Farmhand by James K. Baxter

Farmhand’ by James K. Baxter is a five stanza poem that is divided into sets of four lines, also called quatrains. These quatrains vary in a number of different ways, but are unified through one important element. 

They are unique from one another in their line lengths, pattern of meter, syllable numbers and word choice, but the poet has chosen to unify them through his use of punctuation. Each stanza is made up of one long phrase that ends with a period in the fourth line. 

This punctuation choice means that each stanza is itself a separate thought, or scene. The first set of lines show the main character from one angle, then the second, from his own perspective, and so on, until the reader reaches the end of the narrative. 


Summary of Farmhand

Farmhand’ by James K. Baxter describes the lack of confidence that a farmhand has regarding his appearance and relationship prospects. 

The poem begins with the speaker describing an interesting man who is both social and contemplative. He can often be found watching the dance floor of a music hall and observing all the beautiful comings and goings. It becomes clear that this man never does more than observe. He does not see himself as deserving, or as being suited to, the life of a lover. 

The farmhand, down on his own life and appearance, is able to take some comfort in the fact that he can still “hope” something good will happen to him. 

In the final lines the speaker asks the reader not to judge the man based on how he looks, or what he thinks he doesn’t have, but on what he displays during the harvest season. The man is uncommonly strong and hardworking. He also shows off a gentle side that he takes advantage of to care for machinery.  


Analysis of Farmhand

Stanza One

In the first stanza the speaker, who is not the main character of the poem, introduces the reader to the “farmhand.” The poet has made the decision to thrust the reader into this narrative right in the middle of the action. The farmhand is experiencing a moment, and a set of emotions, which are common in his life.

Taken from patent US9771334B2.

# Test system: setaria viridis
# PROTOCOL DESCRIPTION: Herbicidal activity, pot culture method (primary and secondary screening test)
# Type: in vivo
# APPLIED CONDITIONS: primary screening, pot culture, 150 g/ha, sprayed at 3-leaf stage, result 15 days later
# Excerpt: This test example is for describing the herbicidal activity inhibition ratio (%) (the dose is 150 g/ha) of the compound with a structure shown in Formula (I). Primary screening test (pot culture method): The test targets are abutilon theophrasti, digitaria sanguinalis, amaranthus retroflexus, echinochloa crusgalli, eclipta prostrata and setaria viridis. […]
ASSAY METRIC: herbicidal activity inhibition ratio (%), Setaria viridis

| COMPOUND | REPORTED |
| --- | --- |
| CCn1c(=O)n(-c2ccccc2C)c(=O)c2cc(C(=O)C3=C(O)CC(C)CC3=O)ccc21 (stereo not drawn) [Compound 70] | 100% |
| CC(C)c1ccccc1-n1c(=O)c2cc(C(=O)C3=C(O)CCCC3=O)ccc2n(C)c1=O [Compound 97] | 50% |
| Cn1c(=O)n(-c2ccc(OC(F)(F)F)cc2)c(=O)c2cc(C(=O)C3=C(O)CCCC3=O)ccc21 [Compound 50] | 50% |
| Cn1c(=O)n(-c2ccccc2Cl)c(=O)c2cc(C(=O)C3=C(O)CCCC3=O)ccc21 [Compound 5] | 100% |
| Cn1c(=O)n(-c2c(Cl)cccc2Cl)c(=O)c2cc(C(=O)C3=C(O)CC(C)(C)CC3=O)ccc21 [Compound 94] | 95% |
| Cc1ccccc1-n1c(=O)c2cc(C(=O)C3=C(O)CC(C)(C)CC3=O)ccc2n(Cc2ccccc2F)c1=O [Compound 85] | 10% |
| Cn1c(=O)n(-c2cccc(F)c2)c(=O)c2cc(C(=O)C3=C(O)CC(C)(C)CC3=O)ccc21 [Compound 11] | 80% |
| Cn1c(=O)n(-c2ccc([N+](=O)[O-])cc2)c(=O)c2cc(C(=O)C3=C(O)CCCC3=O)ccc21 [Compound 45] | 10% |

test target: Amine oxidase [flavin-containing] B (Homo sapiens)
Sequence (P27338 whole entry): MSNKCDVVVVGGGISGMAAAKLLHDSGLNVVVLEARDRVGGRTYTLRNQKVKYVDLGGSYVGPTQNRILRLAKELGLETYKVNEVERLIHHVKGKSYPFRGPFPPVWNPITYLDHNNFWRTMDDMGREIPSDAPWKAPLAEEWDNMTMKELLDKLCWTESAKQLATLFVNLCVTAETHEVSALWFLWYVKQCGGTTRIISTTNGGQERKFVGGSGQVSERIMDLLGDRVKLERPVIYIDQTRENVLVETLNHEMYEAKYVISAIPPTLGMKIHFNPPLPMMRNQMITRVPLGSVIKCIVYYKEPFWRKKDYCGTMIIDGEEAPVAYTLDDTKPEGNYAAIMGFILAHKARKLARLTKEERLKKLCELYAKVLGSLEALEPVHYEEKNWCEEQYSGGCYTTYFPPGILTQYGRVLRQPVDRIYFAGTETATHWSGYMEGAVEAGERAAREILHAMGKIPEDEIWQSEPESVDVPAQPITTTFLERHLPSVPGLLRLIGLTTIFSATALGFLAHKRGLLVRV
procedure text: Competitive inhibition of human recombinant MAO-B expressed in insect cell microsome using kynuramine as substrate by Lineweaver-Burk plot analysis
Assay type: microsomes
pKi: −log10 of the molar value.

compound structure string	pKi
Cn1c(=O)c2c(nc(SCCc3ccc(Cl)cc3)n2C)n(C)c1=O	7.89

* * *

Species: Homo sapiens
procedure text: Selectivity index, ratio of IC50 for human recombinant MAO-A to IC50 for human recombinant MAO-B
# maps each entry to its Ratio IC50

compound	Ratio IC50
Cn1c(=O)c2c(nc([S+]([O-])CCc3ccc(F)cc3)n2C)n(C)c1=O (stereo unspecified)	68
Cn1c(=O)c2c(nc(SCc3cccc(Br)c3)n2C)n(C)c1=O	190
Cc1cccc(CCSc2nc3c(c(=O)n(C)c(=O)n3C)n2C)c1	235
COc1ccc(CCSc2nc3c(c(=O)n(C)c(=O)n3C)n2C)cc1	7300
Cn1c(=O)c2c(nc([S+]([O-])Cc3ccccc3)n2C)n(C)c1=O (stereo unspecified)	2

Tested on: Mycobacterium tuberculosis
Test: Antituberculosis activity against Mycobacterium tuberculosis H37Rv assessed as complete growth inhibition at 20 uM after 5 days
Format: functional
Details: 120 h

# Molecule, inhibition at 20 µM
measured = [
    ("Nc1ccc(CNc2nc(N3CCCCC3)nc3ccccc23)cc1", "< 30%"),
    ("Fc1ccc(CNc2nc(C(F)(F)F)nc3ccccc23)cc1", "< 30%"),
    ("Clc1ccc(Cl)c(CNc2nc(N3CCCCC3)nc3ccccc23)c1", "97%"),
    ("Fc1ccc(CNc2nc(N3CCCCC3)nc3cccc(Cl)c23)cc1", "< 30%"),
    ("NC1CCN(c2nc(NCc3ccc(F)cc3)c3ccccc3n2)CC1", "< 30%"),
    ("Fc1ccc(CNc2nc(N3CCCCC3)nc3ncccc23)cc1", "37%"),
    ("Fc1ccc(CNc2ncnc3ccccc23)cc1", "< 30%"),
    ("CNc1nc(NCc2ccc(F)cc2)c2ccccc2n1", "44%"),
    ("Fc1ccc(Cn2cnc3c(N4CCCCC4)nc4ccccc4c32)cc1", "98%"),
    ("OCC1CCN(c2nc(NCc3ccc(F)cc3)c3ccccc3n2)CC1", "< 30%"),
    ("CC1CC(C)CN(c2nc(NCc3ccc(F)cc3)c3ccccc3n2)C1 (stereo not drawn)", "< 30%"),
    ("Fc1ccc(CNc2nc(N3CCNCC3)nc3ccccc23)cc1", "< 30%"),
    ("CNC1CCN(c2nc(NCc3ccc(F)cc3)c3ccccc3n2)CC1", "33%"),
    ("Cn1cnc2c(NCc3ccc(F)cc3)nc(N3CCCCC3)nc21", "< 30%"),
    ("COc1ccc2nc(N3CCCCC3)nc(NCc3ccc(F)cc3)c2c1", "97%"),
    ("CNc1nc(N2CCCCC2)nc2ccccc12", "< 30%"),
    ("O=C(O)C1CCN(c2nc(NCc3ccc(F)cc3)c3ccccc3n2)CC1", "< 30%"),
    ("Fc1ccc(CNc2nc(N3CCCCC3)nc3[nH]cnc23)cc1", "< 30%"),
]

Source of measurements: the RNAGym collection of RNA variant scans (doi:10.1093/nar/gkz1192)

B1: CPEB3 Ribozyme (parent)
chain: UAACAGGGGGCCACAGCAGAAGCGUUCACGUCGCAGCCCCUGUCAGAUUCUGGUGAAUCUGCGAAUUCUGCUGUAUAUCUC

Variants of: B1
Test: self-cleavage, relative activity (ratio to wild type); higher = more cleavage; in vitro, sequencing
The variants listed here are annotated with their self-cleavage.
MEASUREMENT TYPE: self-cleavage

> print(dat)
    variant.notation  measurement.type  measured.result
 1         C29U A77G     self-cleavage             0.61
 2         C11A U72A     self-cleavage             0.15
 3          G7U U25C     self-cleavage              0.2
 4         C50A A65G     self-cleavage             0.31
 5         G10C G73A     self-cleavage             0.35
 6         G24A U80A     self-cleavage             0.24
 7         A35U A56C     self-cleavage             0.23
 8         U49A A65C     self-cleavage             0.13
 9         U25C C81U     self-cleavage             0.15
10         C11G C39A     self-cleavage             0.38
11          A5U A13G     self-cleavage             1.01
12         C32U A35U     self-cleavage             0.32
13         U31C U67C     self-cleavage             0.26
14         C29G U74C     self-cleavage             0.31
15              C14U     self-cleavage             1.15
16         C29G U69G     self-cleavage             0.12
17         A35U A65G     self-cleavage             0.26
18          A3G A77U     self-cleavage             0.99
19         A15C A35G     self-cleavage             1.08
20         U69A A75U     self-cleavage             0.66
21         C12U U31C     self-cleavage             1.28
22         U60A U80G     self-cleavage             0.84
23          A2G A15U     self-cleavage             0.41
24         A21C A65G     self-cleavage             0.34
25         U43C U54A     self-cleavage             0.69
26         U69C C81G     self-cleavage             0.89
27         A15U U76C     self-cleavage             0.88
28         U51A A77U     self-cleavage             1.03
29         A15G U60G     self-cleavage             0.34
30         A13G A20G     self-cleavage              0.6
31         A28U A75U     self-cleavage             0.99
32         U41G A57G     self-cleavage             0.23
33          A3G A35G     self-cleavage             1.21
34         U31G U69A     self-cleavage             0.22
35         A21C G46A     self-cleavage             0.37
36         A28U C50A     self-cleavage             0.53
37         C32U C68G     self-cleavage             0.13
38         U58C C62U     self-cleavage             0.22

The speaker places the farmhand in the scene “leaning” against the “hall door,” lighting a cigarette. This briefly described image is enough to give the reader a sense of who this person is, or at least what the narrator thinks of him. The narrator sees his actions as being “careless.” The man does not seem to consider those around him as he moves, or perhaps he does not think about whether his action of smoking is allowed in this particular place. 

One might come upon the farmhand in this location, or, the speaker says, one might find him “telling some new joke / to a friend.” It is clear that this man is social and confident enough to tell untested jokes to his friends. He is not alone in his life. 

In the final phrase the farmhand is said to sometimes be found “looking out into the secret night.” This statement, especially when considered with the first (regarding his leaning against the door frame), paint the man as being rather contemplative. 

The farmhand looks out windows, staring into the distance, enough to where one might look to find him there. This personality trait seems somewhat at odds with the man who confidently tells jokes to friends. These aspects of his life add up to make him a more interesting, and ideally endearing character.